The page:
VOLKSWAGEN SCIROCCO GTS: DID SOMEONE SAY SPEED?Posted On: May 26, 2016 By : AutoLife Team
Volkswagen’s flagship hatchback, the original Golf MK1, replaced the iconic Beetle in 1974. It went on to become Volkswagen’s best selling model and the world’s second best selling model. The Volkswagen Scirocco coupe also first appeared in 1974, sharing the same underpinnings as the Golf. In fact, the Scirocco went on sale before the Golf so VW could iron out any mechanical niggles ahead of launching the vitally important hatchback. The compact sport coupe underwent two generations of development between 1974 and 1992. After a 16 year hiatus, a third generation of the Scirocco was reintroduced in August 2008.
And we finally got hold of it. Yes, it was much later than we would have like it but we were willing to let it slide just this once. There is only one reason for that; it was blisteringly fast.
The Scirocco is a compact sports coupe which gives it an extremely unique shape for the Nepali market. It is a three door body that tapers to the front end where it features large air intakes and a honey combed bumper grille. Fog lamps and indicators sit on either side of the bumper with black ribs and bi-xenon headlight units flank either side of the grille. These headlights have turning lights and separate daytime driving lights integrated into them.
Sharp creases run from across the bonnet to the A pillars from the headlights. LED turn signals have been integrated into the door mirrors. A prominent shoulder line and narrowing window panes emphasize the side profile of the coupe that runs on Pirellis with a sporty 18 inch alloys. The roofline tapers down to a sleekly designed rear. In lieu to the sporty design of the vehicle, a racing stripe runs through the center of the bonnet and through to the rear. Wrap around rear lights look good on the rounded rear. Chromium-plated twin tailpipes look great and reflect the sporty nature of what’s under the bonnet.
INTERIOR & FEATURES
Volkswagen have kept it relatively simple with the interiors of the Scirocco, focusing on quality and robust build instead of overflowing features. For a sports coupe, it is incredibly spacious and allows two grown adults to sit relatively comfortably in the back seat without compromising on the passenger and driver comfort. Driving position is comfortable and you get that low slung experience on the seats that do well to provide you with good support.
The dash gets an all black treatment with hints of chrome and silver. It has a user friendly three spoke steering with a number of buttons to give the driver easy access to the functionalities of the vehicle. The leather grip is a great touch which is also included in the handbrake lever grip and gear knob.
Analog dials display the speed and rpm on the instrument cluster. The centre console has the knobs and buttons to control the AC and media but is considerably out dated in terms of functionality and style. In terms of safety you get six airbags along with electronic stability control, ABS, antil slip regulation and electronic differential lock.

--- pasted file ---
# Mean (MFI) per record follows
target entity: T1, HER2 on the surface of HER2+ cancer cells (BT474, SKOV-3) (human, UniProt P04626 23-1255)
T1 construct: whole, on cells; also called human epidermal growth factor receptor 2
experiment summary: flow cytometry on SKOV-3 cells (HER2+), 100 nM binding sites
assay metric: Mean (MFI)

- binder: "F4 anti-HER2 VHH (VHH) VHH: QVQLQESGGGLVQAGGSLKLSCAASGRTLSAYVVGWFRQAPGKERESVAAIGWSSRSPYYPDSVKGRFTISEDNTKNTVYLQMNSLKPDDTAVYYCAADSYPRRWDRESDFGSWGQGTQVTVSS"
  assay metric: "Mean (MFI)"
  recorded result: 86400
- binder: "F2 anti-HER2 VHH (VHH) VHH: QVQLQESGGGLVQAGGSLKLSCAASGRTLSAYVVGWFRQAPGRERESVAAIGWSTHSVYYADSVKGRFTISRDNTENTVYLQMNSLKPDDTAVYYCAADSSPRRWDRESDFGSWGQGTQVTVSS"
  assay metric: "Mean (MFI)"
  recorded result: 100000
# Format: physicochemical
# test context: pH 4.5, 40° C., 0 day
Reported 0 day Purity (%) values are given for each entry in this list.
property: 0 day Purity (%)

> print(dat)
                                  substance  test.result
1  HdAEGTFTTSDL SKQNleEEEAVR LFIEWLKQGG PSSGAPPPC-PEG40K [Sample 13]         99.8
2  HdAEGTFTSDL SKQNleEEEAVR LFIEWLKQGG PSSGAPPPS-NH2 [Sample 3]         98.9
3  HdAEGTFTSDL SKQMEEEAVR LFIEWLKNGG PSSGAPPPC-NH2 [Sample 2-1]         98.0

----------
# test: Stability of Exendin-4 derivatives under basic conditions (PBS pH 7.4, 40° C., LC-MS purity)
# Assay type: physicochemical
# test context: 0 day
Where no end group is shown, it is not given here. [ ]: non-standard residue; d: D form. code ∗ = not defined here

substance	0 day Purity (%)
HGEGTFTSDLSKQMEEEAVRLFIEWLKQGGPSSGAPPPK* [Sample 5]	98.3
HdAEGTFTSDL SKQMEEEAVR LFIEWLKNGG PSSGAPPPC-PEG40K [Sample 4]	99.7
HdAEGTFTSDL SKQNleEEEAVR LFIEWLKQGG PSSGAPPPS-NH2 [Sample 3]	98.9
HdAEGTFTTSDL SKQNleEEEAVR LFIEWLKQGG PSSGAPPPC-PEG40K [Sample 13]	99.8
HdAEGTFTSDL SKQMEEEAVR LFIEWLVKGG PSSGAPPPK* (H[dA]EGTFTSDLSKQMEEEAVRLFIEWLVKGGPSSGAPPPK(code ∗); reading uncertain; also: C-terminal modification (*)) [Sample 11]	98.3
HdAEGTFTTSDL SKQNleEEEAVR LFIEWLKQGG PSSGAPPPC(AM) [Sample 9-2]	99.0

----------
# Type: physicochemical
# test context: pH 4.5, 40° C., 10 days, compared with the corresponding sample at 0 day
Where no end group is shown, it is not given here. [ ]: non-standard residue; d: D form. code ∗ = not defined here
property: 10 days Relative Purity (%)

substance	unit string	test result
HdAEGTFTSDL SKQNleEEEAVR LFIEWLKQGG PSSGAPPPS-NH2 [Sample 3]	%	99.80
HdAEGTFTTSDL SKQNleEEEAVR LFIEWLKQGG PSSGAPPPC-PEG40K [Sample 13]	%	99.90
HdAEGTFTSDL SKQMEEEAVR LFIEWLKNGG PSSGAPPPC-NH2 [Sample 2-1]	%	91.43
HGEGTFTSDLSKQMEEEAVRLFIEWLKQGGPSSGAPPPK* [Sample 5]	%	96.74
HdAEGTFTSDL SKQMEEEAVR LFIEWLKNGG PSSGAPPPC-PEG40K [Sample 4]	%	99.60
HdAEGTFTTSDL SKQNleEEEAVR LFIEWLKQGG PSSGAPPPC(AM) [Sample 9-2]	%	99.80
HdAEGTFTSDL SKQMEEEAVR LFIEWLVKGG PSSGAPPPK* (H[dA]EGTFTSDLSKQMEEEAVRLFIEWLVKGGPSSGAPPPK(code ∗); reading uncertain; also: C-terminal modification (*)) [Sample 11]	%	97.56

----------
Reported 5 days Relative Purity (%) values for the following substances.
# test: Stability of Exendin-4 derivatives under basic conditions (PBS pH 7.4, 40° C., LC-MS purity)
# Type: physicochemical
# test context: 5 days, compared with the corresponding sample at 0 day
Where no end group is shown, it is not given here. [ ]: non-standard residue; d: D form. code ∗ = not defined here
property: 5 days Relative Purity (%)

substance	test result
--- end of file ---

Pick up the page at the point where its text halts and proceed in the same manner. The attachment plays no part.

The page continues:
The traditional and less than flashy designs are more than made up for in terms of performance. Under the bonnet is a powerful engine that propels the coupe; and it lives up to the sport coupe name. All Sciroccos have four cylinders and turbochargers, with drive going exclusively to the front wheels via a choice of manual and dual-clutch (DSG) gearboxes. We were driving the 1.4 TSI, which delivered 160bhp at 5800rpm and 240Nm from 1,500- to 4,500rpm.
To put it in layman’s terms: it bolts like a rocket and pins you to your seats. It is amazingly fast through straight tarmac and corners like an agile beast on twists and turns. Braking is also good and improves stopping confidence. Where it truly excels is the 7 speed DSG gear box.
It can only be had with the six-speed manual transmission and it is a fine and smooth unit. The seven speed DSG (Direct Shift Gearbox) comprises of two independent gearbox units. As they move through the gears, the dual-clutch mechanism allows the engine to engage with each of the two gearboxes in turn via two drive shafts. The dual-clutch gearbox permits an automatic gear change with no interruption in power flow. Switch it into sport mode and the DSG holds on to the gears for longer, as well as shifting down earlier as necessary. You can also change gears manually and Tiptronic switches on the multifunction steering wheel make this action particularly sporty.
Clearance is low and although it provides an extremely sporty driving experience it does come as an obstacle in many situations. The ride is expectedly firm, but the adaptive dampers in comfort mode take the initial “ sharp hit off potholes and speed humps. Rear vision is minimal, and if you are to look at the bright side of it, it gives you a sports car feel.
The Volkswagen Scirocco is a fast car; and it is a driver’s car. If you love to drive, you will have a very good time from the moment you switch on the ignition. It takes little provocation to get the front wheel spinning where the power is delivered surprisingly well.
Furthermore, it is an extremely good looking machine. The sports coupe shape is unique for our market and it is sure to get you the attention. But that is not what you get the Scirocco for. You get it for the pure pleasure of driving, the exhilaration of blistering through tarmac and the focused energy of cornering through sharp bends.